Conditional access (zero trust) is the most important EUC movement since mobile and cloud

How do we put together the “any-any-any” message we’ve been hearing for years? With access policies that take the device, user, app, risks, and other factors into account.

By now, you’ve probably terms like conditional access and zero trust plenty of times. They’re all over the IT industry, and we’ve written about them, too.

Today. I want to do two things. First, write down our canonical definition so that we have something to point to. Second, I want to explain why conditional access / zero trust is the most important trend in end user computing since mobile devices and cloud apps came along.

What is zero trust / conditional access?

We came from a world where access to resources was often based merely on being in the right group, connecting from the corporate network, and having a username and password. This was fine when we all had Windows PCs and all our apps were on premises; and we made it work with laptops using VPNs.

But this old model really started to break down in the last 10 years. Devices got a lot more diverse and more mobile—you couldn’t count on them being a Windows laptop on your network. Cloud apps were obviously not on our corporate network either. And thanks to trends like consumerization, IT often had no control (or sometimes didn’t even know this was happening).

Fortunately, we’ve come a long way since then. Mobile devices and apps have management APIs that we can control via enterprise mobility management software. We can easily control cloud apps, thanks to identity standards and IDaaS platforms. This is a big deal—we can now fully manage cloud and mobile!

But really, this doesn’t get us all the way to where we need to go. You can have EMM and IDaaS in place, but what good is it if users can still sign in to SaaS apps like Salesforce from any random device they pick up?

This is where conditional access comes in: You cross reference the EMM and IDaaS policies so you can have more control. A very basic form of conditional access involves making sure that users are accessing SaaS apps only from managed devices. There are several ways of doing this, and they’ve been around for a couple of years now. For example, you can:

  • Use MDM to distributed certificates, which are in turn required to authenticate to SaaS apps.
  • Use APIs to have your IDaaS do a device compliance check with your EMM.
  • Use integrated IDaaS/EMM platforms, like when AirWatch was integrated with VMware Identity Manager.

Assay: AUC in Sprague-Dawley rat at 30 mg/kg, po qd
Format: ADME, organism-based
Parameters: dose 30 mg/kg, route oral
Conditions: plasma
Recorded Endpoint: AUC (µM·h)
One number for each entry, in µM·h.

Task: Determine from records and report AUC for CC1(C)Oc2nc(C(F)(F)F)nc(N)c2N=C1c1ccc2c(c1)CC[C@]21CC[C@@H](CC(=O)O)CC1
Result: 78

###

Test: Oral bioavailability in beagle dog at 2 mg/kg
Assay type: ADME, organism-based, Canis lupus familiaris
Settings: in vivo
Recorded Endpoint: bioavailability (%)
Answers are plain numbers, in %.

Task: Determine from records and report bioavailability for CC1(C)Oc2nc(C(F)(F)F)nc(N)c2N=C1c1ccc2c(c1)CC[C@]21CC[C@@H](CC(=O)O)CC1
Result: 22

Another way that we talked about the conditional access and zero trust concept early on was by treating all of your users as remote users, even when they’re in the office. Instead of the security perimeter being the distance that your corporate Wi-Fi stretch, it’s at the actual resources.

How conditional access and zero trust expands

Beyond simply checking that a device is under management, there are a million ways that conditional access and zero trust can get more nuanced and more powerful.

First, authentication is getting smarter, stronger, and easier. EMM helped certificates replace cumbersome usernames and passwords on many mobile devices, and mechanisms like authenticator apps, biometrics, and Yubikeys are spreading. We know that two-factor is essential, but soon we’ll have systems that can authenticate users by many factors, such as their overall behavior. In the future, authentication could be continuous (and hopefully recede into the background).

Next, we’re getting a much more nuanced and close view of risk. We can ask how strongly the user has been authenticated; we can look at the type of device and its security stance; and we can look at the content in the app (in real time). For example, we can see if a user has been downloading tons of files or tried to log in from the other side of the world. Plus, we can pull in data from external threat and information feeds.

With these things in place, we can change authentication techniques, app delivery methods, and data access in real time.

For example, if everything looks normal, let a user session in a low-risk app go on for a while. Say, during the course of a day at your desk, you only have to enter your password once in the morning. But if something looks odd, like there’s a new location or device or odd behavior in the app, then do a step-up authentication, alert an admin, or even cut off access.